A Modified Approach to Induce Differentiation of Muscle-Derived Stem Cells into Schwann Cell-Like Cells: Implications for Remyelination Therapy
Joseph Lopez, MD MBA, Leila Musavi, BS, Jose A. Escalante, MD, Amy Quan, MPH, Markus Tammia, PhD, Howard D. Wang, MD, Qiongyu Gup, PhD, Gerald Brandacher, MD, W.P. Andrew Lee, MD, Ahmet Hoke, MD PhD, Anand Kumar, MD.
Johns Hopkins Hospital, Baltimore, MD, USA.
Purpose: Muscle-derived stem cells (MDSCs) are a distinct population of cells with pronounce pluripotent potential. Previous findings from our laboratory have demonstrated that MDSCs have special osteogenic, vascular, and endothelial potential. However, no study has explored the schwann-cell differentiation potential of MDSCs in-vitro. The purpose of this study was to characterize the transformation potential of MDSCs to transform into cells with Schwann Cell-like phenotypes.
Methods: MDSCs were isolated from 4-8 weeks-old C57BL/6J mice using a previously described pre-plate technique based on the selective adhesion potential of various cell types to type I collagen coated surfaces. MDSCs were grown for 12 days in: a) basal media or b) Schwann Cell (SC) transformation media composed of various glial-growth factors. Immunocytochemistry and flow cytometry were performed on transformed and non-transformed MDSCs to assess the expression of schwann-cell markers including S-100, GFAP, and p75. A Schwannoma cell line (S16) and primary SCs derived from the sciatic nerve of young Sprague Dawley rats were used as a positive control for all experiments. Cell morphology was also assessed via electron microscopy (EM) and bright field imaging. The myelinating capabilities of transformed and non-transformed MDSCs was evaluated in vitro by co-culturing MDSCs with dorsal root ganglion (DRG) neurons isolated from E13 pregnant Sprague Dawley rats.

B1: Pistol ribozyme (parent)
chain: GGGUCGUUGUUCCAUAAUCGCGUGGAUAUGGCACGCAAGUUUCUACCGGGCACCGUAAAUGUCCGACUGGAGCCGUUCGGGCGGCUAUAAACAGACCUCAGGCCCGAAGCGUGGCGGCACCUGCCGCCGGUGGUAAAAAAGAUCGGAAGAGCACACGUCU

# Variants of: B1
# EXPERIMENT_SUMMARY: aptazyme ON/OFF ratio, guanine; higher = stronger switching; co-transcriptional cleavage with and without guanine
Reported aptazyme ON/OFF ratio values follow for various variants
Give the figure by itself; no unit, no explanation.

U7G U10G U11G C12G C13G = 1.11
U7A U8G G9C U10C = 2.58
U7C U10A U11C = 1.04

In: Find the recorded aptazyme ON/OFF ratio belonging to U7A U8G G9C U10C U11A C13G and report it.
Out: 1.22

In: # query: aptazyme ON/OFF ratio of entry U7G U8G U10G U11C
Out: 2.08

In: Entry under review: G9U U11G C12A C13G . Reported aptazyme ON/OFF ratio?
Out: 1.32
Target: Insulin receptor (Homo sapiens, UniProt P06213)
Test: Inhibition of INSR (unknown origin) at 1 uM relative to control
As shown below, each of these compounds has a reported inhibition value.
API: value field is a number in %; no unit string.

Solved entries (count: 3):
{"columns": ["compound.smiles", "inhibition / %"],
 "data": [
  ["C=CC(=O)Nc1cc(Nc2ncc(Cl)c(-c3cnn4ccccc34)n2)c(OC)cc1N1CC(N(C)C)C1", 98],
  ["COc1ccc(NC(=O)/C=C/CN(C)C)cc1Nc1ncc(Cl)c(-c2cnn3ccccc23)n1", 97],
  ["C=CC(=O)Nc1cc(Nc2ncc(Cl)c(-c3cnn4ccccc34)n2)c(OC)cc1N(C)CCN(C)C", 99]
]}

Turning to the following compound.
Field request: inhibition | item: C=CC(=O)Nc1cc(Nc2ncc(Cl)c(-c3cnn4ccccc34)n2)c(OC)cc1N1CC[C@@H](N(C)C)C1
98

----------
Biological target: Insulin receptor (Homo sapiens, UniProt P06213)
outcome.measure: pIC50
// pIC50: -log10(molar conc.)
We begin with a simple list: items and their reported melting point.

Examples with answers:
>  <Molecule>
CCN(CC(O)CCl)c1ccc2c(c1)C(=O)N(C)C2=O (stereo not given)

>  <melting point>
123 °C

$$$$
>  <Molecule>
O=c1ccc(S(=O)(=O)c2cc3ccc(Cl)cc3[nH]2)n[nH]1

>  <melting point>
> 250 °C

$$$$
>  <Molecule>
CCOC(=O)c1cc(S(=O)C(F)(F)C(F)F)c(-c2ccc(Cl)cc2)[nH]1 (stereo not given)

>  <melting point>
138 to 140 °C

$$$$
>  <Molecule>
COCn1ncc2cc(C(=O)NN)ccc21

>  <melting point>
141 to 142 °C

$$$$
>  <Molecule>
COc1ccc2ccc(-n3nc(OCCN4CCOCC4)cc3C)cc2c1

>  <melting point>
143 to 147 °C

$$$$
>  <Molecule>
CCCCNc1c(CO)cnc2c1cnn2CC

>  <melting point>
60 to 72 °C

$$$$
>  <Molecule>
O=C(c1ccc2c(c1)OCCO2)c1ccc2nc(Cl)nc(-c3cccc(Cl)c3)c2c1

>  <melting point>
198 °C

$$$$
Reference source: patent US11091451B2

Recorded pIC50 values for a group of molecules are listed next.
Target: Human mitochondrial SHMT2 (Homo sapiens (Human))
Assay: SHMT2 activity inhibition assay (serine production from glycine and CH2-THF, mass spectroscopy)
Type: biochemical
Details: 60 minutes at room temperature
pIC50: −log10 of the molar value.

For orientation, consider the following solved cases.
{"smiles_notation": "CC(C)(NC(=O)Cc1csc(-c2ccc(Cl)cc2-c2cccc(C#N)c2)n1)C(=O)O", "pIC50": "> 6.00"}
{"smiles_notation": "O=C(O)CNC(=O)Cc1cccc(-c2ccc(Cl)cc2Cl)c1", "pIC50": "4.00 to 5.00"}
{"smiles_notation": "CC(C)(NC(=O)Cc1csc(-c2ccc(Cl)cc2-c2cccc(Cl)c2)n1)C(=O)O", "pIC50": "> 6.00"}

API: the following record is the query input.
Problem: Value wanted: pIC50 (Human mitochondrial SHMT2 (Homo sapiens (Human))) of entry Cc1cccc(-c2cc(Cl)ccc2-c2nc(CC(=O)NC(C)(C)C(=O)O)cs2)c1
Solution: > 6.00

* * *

Results:SC-transformation media upregulated the expression of SC-intracellular maker, S-100, in MDSCs when compared S16 cells and MDSCs cultured in basal media via immunocytochemistry ((CTCF 4.9 vs 0.5 vs 0.2, p = 0.002). Flow cytometry revealed that culturing MDSCs in SC transformation media for twelve days led to an upregulation in the fraction of cells expressing p75 compared to untreated MDSCs controls (21.0 ± 1.6% vs 6.63 ± 2.4%, p < 0.001). Furthermore, transformed MDSCs displayed similar but distinct cell morphology to non-transformed MDSCs and rat-derived SCs via bright field and EM (p < 0.01). Transformed MDSCs aggregate at 80%V confluence similarly to how rat-derived SC aggregate in-vitro. Lastly, non-transformed and transformed MDSCs demonstrated different myelination capabilities in vitro when co-cultured with DRG neurons (p < 0.014).
Conclusion:MDSCs can be transform into cells with SC-like properties and functional capabilities in vitro. These findings suggest that MDSCs may be utilized to augment peripheral nerve regeneration.
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